Aug. 17, 2005
Face the facts: Female pols suffer from "face-ism"
WASHINGTON, D.C.—Successful female politicians face a number of obstacles that don't burden their male peers. One of these, a new University of Michigan study shows, is "face-ism"—a tendency to emphasize women's bodies rather than their faces.
"Portraying someone with more or less of their face showing relative to their body has far-reaching effects on how they're viewed by others," said U-M researcher Sara Konrath, who is presenting results from the study in Washington today at the annual meeting of the American Psychological Association.
"Earlier studies have shown that people pictured with prominent faces are seen as more intelligent, ambitious and confident than people shown with less prominent faces. They're also seen as more aggressive, dominant and assertive."
For the study, Konrath, a doctoral candidate in social psychology, examined headshot photos of all U.S. governors, senators and representatives for 2000-2004. Her collaborators were Norbert Schwarz, a research professor at the U-M Institute for Social Research and the Ross School of Business, and a professor at the U-M Department of Psychology, and U-M student Dave Foldes.
The U-M researchers computed "face-ism" scores for all the politicians by analyzing photos on the same website—www.congress.org. They obtained the scores by measuring the size of the face from the top of the head, including the hair, to the lowest part of the chin, then dividing by the total size of the body image pictured. The result is a ratio expressing the proportion of the person's total image devoted to the face.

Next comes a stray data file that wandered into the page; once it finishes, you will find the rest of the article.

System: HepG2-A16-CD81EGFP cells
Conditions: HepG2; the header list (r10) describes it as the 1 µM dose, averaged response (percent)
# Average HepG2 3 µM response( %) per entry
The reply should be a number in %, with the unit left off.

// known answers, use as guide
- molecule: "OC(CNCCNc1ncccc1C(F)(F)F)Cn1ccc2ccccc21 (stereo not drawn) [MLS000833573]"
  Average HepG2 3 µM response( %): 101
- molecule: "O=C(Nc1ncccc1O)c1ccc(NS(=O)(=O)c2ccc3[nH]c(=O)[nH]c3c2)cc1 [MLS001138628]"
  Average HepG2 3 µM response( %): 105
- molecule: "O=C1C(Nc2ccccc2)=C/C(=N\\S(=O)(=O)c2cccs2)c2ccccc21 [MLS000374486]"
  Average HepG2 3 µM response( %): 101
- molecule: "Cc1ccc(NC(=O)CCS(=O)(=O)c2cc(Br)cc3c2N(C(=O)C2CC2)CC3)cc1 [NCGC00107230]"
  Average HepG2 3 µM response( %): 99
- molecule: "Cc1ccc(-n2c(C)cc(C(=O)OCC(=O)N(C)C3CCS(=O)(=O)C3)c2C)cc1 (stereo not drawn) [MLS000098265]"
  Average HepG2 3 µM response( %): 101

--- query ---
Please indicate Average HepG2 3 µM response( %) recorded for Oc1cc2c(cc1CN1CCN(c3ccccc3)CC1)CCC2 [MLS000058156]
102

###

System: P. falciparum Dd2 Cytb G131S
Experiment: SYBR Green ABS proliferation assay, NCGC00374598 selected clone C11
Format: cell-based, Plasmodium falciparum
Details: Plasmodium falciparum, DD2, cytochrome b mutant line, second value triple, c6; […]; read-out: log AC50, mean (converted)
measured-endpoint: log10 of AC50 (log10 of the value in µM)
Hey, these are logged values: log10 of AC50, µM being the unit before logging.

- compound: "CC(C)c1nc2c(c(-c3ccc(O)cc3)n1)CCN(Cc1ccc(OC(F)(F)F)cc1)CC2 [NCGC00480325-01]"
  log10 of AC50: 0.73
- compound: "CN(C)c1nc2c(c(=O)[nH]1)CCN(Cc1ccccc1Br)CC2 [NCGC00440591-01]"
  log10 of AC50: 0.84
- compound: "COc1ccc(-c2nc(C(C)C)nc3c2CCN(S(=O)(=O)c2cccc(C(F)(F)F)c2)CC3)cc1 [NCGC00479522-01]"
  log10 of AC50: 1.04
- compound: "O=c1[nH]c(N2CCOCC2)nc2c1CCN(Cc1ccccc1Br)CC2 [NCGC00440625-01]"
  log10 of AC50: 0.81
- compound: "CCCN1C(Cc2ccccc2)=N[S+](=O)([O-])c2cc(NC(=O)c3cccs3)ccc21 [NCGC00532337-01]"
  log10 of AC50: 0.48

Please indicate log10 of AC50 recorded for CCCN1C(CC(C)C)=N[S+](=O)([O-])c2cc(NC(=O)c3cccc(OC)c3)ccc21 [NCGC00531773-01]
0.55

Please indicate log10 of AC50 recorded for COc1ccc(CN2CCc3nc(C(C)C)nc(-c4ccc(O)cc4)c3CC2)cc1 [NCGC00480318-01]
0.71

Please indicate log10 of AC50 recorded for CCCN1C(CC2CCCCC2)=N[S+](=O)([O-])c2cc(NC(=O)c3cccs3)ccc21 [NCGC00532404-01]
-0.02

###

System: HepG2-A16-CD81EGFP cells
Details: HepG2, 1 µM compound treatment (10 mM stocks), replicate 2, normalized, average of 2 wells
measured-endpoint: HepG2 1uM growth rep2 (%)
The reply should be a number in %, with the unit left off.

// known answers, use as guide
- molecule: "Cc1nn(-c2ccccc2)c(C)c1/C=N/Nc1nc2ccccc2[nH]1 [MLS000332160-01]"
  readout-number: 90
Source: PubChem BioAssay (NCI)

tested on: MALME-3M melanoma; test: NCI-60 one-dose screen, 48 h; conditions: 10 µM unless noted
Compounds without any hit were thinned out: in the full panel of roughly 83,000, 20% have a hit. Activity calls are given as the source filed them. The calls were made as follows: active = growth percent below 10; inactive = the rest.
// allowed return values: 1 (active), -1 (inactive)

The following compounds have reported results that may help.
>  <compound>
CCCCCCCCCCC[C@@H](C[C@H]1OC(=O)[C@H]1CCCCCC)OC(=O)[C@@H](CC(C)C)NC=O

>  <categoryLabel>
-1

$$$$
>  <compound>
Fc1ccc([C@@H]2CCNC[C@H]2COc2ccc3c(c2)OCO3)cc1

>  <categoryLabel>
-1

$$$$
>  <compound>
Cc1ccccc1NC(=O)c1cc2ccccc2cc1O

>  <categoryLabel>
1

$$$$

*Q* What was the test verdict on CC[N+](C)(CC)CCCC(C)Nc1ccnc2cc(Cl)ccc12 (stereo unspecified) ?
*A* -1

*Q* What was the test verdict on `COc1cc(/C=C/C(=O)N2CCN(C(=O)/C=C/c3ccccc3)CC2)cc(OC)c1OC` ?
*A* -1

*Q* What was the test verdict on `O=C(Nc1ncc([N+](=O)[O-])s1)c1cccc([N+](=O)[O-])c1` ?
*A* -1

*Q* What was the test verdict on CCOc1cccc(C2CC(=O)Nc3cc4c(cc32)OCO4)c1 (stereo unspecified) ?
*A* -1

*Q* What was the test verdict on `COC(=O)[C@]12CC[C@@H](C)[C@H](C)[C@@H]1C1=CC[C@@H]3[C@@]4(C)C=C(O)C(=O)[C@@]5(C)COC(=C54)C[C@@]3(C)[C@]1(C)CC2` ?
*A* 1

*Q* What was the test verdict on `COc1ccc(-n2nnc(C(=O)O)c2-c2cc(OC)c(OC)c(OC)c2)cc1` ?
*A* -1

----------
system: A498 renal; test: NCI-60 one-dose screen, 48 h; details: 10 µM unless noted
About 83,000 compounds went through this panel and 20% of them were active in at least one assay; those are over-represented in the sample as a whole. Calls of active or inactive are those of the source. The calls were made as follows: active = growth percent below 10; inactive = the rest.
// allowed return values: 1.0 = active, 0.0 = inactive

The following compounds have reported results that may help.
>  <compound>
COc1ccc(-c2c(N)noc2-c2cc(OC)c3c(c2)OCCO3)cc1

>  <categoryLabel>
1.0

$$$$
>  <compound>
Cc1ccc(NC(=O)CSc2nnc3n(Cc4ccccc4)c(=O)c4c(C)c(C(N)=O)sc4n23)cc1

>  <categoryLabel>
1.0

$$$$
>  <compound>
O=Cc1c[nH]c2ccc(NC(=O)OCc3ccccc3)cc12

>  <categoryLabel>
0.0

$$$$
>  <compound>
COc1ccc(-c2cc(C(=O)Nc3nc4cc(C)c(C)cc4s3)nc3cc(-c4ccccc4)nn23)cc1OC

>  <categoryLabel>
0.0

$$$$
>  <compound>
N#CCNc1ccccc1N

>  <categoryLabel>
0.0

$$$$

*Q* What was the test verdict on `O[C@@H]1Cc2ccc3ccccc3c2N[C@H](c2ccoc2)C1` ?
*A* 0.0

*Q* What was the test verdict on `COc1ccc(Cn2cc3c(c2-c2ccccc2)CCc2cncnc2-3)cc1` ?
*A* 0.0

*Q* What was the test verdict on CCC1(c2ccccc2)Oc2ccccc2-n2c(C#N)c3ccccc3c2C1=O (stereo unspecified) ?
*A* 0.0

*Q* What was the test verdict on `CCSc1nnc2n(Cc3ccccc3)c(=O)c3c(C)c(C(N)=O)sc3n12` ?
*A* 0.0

Overall, the researchers found, the 504 male politicians had higher face-ism scores than the 84 female politicians. The heads of male politicians occupied 78 percent of their images, on average, while the heads of female politicians occupied 75 percent of their images—a statistically significant difference.
The five women with the highest face-ism scores were Heather Wilson (95), Carolyn Kilpatrick (92), Blanche Lincoln (90), Diana Watson (89), and Sheila Jackson Lee, Olympia Snowe and Maxine Waters—all with face-ism scores of 87. Hillary Clinton and Nancy Pelosi had face-ism scores of 82.
Male politicians with the highest face-ism scores were James Oberstar, John Tanner, Jose Serrano, Greg Walden, Martin Olay Sabo, Tom Feeney and James Moran—all with scores of 92. John Kerry had a face-ism score of 85 and Arnold Schwarzenegger's score was 82.
Whether these statistically significant yet minor differences translate into real differences in evaluations of the politicians' competence is an issue that the U-M researchers plan on investigating in the future.
Comparing differences in the face-ism scores of male and female governors, senators and representatives, the researchers found that there were gender differences in the face-ism scores of U.S. senators and representatives. But the face-ism scores of male and female governors were equivalent. "This corresponds to the prestige of these political positions," Konrath said, "although not necessarily to their actual power."
Konrath and colleagues also found that women who were single and who had three university degrees had the same facial prominence scores as males with those characteristics.
Since the photos on congress.org were all self-submitted, the researchers are interested in looking into the issue of why so many women present "face-ist" photos of themselves.
In the meantime, they have replicated their findings in other countries, including Canada, Australia and Norway, where a higher proportion of women than in the United States are involved in national politics.
Face-ism chart > (.xls)
Contact: Diane Swanbrow